• 14 oz can black beans, drained & rinsed
  • 14 oz can dice tomatoes
  • 1 tsp taco seasoning
  • 1 tbsp cumin, divided
  • 1 tsp salt
  • Ground black pepper, to taste
  • 1 cup Tex Mex or Colby Jack cheese, shredded
  • 1/2 cup green onions, chopped
  • 1/2 cup cilantro, chopped


  1. Preheat large deep skillet on low – medium heat and swirl oil to coat. Add onion, garlic and bell pepper; sauté for 3 minutes, stirring occasionally.
  2. Move vegetables to the side of the skillet and add chicken. Sprinkle with 1 tsp cumin, salt and black pepper. Cook for about 5 minutes, stirring occasionally.
  3. Add corn, beans, tomatoes, zucchini, taco seasoning and remaining cumin. Stir, cover and cook on low-medium for 10 minutes.
  4. Sprinkle with cheese, cover and cook for a few minutes or until cheese has melted. Top with green onion and cilantro. Serve hot, on its own or with brown rice or quinoa.

(source) https://ifoodreal.com/chicken-and-zucchini/

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Importance of Treating Varicose Veins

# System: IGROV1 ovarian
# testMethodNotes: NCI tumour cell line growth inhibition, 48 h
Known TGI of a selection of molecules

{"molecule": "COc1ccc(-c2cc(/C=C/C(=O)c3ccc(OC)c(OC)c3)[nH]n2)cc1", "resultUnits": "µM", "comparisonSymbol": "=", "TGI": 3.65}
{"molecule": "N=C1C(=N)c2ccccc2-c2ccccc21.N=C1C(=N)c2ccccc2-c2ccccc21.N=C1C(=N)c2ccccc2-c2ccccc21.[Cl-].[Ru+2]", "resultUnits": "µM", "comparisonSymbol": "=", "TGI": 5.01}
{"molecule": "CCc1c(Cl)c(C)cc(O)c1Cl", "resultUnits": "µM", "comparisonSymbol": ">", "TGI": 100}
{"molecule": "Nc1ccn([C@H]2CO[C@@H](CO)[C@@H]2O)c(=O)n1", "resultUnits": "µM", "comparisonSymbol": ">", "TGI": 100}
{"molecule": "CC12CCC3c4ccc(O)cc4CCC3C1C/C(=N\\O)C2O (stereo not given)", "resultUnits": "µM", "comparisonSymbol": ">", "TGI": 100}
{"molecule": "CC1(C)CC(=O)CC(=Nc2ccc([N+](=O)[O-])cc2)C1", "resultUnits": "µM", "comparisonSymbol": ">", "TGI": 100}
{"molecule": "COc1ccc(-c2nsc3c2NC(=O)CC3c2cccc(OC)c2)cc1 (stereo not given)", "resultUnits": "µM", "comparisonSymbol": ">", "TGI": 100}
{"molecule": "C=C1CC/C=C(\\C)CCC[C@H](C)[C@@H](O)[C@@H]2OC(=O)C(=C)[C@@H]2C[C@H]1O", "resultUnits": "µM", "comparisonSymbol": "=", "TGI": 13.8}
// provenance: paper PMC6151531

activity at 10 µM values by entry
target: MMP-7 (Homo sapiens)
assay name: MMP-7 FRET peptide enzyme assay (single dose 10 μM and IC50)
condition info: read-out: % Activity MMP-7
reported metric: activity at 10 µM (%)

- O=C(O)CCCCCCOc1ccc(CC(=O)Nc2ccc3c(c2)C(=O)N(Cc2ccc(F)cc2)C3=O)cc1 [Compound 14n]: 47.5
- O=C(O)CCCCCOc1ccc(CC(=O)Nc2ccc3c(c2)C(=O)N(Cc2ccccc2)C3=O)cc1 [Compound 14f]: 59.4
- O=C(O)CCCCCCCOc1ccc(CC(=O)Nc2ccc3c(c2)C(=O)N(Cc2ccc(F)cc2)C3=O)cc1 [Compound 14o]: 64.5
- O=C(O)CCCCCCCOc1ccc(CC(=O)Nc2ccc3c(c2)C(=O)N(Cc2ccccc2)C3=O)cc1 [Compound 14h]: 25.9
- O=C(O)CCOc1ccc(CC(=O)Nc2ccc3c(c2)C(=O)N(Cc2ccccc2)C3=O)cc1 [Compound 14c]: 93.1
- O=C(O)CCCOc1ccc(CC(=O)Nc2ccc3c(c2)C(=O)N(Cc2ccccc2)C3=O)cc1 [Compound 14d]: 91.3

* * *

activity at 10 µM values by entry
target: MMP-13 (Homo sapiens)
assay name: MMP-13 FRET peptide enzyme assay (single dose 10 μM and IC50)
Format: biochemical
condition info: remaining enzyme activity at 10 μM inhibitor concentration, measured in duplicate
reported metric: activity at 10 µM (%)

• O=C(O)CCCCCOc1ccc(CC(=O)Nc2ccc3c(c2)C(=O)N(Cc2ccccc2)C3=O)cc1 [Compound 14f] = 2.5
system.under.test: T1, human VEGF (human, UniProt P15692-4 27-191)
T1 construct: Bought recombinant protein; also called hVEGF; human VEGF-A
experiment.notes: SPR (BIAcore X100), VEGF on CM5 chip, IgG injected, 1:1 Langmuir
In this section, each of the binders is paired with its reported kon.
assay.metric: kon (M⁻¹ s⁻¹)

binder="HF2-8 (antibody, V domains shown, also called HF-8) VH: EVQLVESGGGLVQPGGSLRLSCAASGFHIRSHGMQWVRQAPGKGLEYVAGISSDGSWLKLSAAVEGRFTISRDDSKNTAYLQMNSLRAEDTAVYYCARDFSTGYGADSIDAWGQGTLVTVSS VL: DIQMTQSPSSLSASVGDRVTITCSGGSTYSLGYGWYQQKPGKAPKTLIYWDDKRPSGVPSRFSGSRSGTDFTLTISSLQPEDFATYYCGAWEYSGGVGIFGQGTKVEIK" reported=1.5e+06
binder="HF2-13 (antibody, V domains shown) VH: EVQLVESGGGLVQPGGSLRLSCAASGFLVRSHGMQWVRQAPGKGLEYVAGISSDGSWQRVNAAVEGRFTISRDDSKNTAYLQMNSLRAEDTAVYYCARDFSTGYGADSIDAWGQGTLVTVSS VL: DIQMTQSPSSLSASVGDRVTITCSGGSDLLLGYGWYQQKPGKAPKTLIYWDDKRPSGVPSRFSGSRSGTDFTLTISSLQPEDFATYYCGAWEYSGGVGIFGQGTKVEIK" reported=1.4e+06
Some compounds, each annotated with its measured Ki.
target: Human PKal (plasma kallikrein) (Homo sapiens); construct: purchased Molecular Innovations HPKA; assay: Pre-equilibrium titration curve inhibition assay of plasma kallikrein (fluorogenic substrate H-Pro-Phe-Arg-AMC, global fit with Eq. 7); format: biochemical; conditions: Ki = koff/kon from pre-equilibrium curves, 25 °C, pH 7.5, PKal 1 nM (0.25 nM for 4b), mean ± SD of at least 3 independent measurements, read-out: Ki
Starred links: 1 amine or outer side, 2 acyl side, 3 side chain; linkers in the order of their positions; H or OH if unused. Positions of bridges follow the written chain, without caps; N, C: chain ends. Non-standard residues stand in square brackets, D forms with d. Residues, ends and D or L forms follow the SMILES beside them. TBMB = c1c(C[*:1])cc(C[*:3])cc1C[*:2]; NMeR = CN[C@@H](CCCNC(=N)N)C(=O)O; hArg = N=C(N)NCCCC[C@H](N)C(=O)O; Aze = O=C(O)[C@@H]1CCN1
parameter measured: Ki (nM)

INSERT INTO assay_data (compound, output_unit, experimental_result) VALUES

Spot a spider or varicose vein that looks like it may need treatment? Rather than letting it go and second-guessing yourself, we highly recommend having veins looked at to determine if any necessary treatment is needed. Although many people with varicose veins do not develop complications, it is impossible to determine a vein’s outcome from early stages of development. While the size of a vein is not related to complications, the duration of the vein is, so staying proactive about your vein health could prevent major issues from developing. The following are situations that may arise if varicose veins are left untreated:

  • Superficial Thrombophlebitis– In this condition, the varicose vein is inflamed and tender. A clot is usually present in the vein.


  • Bleeding– Even with minor trauma, the varicose vein may be associated with bleeding. Because the vein is under high pressure, the bleeding can be quite profuse.


  • Venous Eczema– The skin around the vein may become dry and very itchy.


  • Venous Pigmentation– This is brown staining of the skin around the ankle. It is due to the leakage of small amount of blood from the veins into the skin.


  • Venous Ulceration– This is the formation of ulcers at the ankle.